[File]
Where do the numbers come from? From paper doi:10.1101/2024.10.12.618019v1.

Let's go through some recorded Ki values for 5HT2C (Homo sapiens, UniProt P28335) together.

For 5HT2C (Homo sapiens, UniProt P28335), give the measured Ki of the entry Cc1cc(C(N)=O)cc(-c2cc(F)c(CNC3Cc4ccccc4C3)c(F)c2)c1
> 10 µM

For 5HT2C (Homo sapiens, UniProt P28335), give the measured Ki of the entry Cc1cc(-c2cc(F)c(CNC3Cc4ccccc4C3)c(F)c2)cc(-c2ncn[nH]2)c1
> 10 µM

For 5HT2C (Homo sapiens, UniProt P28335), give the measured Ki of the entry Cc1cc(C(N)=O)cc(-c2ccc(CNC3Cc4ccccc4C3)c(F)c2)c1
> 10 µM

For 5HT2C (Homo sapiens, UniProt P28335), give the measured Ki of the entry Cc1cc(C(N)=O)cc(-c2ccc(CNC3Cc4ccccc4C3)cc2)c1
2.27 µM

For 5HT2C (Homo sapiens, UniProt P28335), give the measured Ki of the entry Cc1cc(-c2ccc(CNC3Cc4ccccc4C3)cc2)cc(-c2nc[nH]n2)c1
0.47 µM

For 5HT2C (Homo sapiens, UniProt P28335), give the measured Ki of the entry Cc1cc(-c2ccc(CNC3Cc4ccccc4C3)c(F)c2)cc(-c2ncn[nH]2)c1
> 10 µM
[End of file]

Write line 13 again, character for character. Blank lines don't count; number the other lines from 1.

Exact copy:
For 5HT2C (Homo sapiens, UniProt P28335), give the measured Ki of the entry Cc1cc(-c2ccc(CNC3Cc4ccccc4C3)c(F)c2)cc(-c2ncn[nH]2)c1